There are certain people in society who possess knowledge that you don’t have and sometimes you find yourself at their mercy.
Lawyers, for instance, have the magical – and highly lucrative – ability to interpret legislation that all the Wikipedia articles in the world won’t help you understand. Doctors, too, will always have power over you. Confident as you are in your Google diagnosis, you’ll nonetheless find yourself in their surgery, begging for an answer.
But one keeper of knowledge stands high above the rest in its ability to make you feel utterly useless: the IT help desk. No call in an office is as feared as the one to IT support. You don’t want to pick up the phone but you’ve switched the computer on and off three times so clearly you have no other option. As you dial, you remember the horror stories. Bec lost all her emails, even though they were there before IT support came over. They wiped Sarah’s computer as punishment for not installing the latest virus-protection update. Yes, they gave Craig a new computer but it took three weeks and you’re pretty sure they only did it so he would get out of the fetal position and stop weeping.
Nevertheless, you push on.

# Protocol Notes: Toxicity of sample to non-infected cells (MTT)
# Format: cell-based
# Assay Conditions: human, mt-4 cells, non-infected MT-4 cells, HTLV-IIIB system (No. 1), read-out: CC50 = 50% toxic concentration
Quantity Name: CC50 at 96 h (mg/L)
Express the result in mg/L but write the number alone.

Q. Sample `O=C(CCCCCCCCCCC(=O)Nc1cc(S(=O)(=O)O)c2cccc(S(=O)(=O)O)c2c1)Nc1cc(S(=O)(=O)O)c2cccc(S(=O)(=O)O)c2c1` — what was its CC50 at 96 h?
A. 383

When the help desk picks up, you hear the disinterested tone that uniquely belongs to IT support workers answering the phone. It’s as if the greatest day of their life has been cut short by you and your query about a slow-moving cursor.
To be fair, the weary tone is entirely justified. Place yourself in IT’s ergonomic chair for a second. Whenever the phone rings, they know, with absolute, 100 per cent certainty, that the person at the other end of the line is calling to complain that their screen is frozen. There’s no chance that it’s somebody ringing to discuss Game of Thrones or what they’re doing for the holidays. It can only be one thing.
Sadly, it’s not the most awkward part of your call. That comes when you try to explain the problem; when you realise you don’t know the appropriate words to articulate your computer issue. You call the “server” the “thingie” throughout.
“By ‘thingie’ do you mean ‘server’?” they ask. “Yes?” you say, never having been less confident about anything in your life. By the end of this exchange, you will feel unworthy of ever using a computer again.
Once the initial conversation is over, you appear so hopeless to the IT support worker that they cease any form of communication. They come over to your desk but only to communicate with your computer. Invariably, the issue is something incredibly complicated, a problem worthy of their journey and expertise – like the fact that you didn’t have the monitor plugged in.
Now it’s time for their revenge. As if the process hasn’t affected your productivity or demeaned you enough, they would like you to fill out a lengthy feedback form. Preferably while they’re still there, looking over your shoulder.
You may think about protesting but you don’t. They are, after all, from the mighty, all-powerful help desk, the keepers of the secret computer knowledge, and you are at their mercy.
You mark the form “highly satisfied”.